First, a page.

Book Review: The Good Children*

image– Roopa Farooki

Leaving home is one thing. Surviving is another.
1940s Lahore, the Punjab. Two brothers and their two younger sisters are brought up to be ‘good children’, who do what they’re told. Beaten and browbeaten by their manipulative mother, to study, honour and obey. Sully, damaged and brilliant, Jakie, irreverent and passionate. Cynical Mae and soft-hearted Lana, outshone and too easily dismissed. The boys escape their repressive home to study medicine abroad, abandoning their sisters to their mother and marriages. Sully falls in love with an unsuitable Indian girl in the States; Jakie with an unsuitable white man in London. Their sisters in Pakistan refuse to remain trophy wives, and disgrace the family while they strike out to build their own lives. As they raise their own families, and return to bury the dead, Sully and Jakie, Mae and Lana, face the consequences of their decisions, and learn that leaving home doesn’t mean it will ever leave them.

My thoughts:
Honestly, I was fairly disappointed in this book. It has received such good reviews, that I think I expected much more.

Now I thought the characters were great and very well developed – I loved that we did learn a lot about each of the siblings and bits about their partners and children. We are told the story through Sully and Jakie, and the storie sort of jumps between their childhood, their lives and the present. That sort of had me lost in some parts, but I’ve always said that time jumps confuse me!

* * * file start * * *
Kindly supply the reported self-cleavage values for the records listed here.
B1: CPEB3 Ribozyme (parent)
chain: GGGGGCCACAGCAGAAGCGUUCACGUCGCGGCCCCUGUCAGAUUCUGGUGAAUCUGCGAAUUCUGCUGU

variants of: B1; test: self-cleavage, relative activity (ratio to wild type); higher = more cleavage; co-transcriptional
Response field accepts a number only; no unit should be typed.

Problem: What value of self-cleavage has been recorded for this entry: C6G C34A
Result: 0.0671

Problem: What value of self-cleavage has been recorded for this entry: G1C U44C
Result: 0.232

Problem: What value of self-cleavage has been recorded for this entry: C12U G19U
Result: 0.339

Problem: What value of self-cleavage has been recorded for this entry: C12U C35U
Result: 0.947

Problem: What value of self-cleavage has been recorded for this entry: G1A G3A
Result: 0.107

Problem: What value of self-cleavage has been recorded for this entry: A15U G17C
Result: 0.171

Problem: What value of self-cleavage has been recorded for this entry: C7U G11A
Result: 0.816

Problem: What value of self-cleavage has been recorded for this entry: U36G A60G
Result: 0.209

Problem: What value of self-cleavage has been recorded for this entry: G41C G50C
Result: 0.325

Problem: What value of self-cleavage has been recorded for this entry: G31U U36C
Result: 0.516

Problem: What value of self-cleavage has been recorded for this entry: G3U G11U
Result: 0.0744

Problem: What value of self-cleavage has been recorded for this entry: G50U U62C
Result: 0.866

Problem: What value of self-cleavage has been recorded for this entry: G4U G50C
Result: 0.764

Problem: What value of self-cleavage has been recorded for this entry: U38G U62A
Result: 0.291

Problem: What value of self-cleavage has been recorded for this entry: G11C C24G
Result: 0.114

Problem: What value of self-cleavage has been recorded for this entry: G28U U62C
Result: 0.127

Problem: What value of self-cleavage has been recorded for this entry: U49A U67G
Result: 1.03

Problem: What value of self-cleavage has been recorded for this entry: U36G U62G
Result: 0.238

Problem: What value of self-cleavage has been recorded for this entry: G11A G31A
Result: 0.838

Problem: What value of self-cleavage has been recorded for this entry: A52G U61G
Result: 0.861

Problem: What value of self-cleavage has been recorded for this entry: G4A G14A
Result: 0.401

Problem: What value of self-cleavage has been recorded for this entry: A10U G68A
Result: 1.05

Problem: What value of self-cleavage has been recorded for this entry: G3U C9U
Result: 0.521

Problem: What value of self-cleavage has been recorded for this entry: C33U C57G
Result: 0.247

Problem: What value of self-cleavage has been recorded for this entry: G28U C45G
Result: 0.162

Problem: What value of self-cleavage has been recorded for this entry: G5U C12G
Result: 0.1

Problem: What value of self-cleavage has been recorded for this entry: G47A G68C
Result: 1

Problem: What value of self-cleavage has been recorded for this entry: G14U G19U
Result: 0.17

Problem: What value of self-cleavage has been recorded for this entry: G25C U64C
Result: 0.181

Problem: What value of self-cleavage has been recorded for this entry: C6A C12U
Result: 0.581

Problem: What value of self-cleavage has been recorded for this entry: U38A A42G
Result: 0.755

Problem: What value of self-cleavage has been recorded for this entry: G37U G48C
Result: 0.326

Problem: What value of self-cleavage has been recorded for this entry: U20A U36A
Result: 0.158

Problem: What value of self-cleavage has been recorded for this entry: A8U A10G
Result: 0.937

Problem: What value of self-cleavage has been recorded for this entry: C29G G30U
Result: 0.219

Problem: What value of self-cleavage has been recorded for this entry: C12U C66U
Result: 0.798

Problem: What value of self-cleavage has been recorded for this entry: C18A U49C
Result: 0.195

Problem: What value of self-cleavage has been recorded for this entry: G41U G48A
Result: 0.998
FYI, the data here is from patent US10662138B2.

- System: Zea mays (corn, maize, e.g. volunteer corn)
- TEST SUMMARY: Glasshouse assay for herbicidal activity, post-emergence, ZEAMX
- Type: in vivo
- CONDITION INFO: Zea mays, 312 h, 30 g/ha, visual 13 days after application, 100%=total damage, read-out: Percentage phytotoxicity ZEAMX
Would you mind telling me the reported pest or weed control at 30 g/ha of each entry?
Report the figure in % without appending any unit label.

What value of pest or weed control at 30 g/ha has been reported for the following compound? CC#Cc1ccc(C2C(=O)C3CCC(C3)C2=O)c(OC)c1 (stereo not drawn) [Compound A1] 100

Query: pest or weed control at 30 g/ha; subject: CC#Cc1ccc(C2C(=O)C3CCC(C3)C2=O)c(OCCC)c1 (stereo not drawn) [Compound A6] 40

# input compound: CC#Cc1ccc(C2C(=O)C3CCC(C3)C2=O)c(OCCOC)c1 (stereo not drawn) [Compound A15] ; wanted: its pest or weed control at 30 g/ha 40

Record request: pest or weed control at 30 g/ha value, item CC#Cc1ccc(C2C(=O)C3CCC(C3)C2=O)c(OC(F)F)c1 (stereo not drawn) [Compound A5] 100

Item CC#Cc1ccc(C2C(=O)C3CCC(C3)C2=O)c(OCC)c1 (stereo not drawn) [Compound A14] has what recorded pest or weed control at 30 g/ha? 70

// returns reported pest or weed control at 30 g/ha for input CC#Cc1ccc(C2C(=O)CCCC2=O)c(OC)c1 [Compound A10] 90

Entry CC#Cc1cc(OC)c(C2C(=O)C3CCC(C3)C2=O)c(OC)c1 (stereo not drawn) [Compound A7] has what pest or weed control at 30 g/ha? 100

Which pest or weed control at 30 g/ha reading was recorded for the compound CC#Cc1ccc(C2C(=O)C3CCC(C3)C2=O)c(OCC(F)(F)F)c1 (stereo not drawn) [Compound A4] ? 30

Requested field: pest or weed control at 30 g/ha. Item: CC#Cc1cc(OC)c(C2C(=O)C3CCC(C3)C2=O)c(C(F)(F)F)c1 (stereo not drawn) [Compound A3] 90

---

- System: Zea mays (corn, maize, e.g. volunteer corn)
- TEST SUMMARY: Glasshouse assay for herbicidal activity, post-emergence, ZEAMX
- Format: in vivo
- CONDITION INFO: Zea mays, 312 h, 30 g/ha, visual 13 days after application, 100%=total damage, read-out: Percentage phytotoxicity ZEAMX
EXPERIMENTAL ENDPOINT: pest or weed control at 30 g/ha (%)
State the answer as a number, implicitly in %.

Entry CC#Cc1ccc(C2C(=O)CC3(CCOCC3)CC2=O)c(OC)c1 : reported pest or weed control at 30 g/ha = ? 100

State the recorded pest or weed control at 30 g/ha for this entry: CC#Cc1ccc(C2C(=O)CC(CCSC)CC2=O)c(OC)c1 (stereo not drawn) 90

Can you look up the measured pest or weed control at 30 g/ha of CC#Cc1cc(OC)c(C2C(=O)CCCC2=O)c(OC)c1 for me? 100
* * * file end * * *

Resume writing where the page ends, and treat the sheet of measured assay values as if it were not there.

The beginning was interesting and I really liked reading about the children and how they were living. I felt sorry for them and I was itching to see them move out and make a better life for themselves. It was nice to see how they all grew and gained their all family. They had a manipulative mother and a father who didn’t stand up for them. Sully in particular seemed to be quite bitter, and I thought it was hard reading from his point of view sometimes – everything just seemed so depressing!

I just felt like the middle kind of dragged. It was such a long book and it felt like it took forever to read – not helped by the long chapters!

The redeeming features where that the characters were good, and the message was good. If it were a little shorter, I’m sure I would have enjoyed it more! I’m kind of disappointed in myself!

My Rating – To see my book review rating guide click here.

*Thanks to Bookbridgr for the review copy!